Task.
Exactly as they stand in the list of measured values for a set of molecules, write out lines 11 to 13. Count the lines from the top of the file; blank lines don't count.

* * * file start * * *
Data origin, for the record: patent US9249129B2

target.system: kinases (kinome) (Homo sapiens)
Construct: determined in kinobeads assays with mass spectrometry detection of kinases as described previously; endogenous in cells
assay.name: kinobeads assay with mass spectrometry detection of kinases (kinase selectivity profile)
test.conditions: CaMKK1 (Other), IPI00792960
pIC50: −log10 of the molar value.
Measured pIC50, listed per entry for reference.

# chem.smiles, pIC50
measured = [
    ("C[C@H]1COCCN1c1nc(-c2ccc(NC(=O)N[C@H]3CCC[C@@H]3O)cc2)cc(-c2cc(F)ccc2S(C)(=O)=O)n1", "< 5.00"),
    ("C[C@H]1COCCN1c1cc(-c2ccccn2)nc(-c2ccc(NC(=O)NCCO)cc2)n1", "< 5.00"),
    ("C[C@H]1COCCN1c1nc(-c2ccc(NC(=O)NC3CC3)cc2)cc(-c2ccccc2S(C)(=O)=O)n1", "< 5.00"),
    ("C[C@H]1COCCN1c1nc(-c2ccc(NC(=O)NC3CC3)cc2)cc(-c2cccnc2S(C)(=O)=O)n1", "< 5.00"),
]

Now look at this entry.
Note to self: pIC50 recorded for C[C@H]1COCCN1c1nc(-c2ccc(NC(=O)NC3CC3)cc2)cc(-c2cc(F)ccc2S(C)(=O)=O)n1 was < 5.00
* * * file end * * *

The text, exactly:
    ("C[C@H]1COCCN1c1cc(-c2ccccn2)nc(-c2ccc(NC(=O)NCCO)cc2)n1", "< 5.00"),
    ("C[C@H]1COCCN1c1nc(-c2ccc(NC(=O)NC3CC3)cc2)cc(-c2ccccc2S(C)(=O)=O)n1", "< 5.00"),
    ("C[C@H]1COCCN1c1nc(-c2ccc(NC(=O)NC3CC3)cc2)cc(-c2cccnc2S(C)(=O)=O)n1", "< 5.00"),